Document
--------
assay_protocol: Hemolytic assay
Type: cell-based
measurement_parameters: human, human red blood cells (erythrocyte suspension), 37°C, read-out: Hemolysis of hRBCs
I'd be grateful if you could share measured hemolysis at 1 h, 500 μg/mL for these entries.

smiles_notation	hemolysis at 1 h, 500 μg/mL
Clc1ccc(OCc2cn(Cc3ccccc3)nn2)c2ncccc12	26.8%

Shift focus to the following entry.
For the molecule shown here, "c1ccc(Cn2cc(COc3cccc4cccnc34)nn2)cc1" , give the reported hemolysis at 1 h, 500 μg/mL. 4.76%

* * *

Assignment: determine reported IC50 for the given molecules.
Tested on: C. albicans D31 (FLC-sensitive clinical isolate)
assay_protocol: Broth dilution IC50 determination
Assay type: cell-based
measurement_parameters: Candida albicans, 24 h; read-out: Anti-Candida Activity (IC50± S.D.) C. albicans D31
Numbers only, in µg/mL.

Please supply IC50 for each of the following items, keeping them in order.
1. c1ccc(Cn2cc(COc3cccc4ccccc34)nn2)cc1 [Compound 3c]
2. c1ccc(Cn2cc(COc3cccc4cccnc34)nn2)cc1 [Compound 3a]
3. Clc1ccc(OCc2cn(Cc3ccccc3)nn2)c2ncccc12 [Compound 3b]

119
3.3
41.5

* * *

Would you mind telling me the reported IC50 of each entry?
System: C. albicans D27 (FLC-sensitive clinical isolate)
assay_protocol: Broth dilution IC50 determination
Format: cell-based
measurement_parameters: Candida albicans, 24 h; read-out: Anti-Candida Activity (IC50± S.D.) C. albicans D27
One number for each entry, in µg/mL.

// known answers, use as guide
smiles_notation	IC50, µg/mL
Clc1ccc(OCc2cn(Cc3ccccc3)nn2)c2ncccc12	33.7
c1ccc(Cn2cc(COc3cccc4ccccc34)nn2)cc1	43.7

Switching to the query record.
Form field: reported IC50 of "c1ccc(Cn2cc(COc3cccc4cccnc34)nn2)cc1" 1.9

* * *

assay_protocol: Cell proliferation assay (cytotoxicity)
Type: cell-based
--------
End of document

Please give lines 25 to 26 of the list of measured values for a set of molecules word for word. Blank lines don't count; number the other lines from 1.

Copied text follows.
System: C. albicans D27 (FLC-sensitive clinical isolate)
assay_protocol: Broth dilution IC50 determination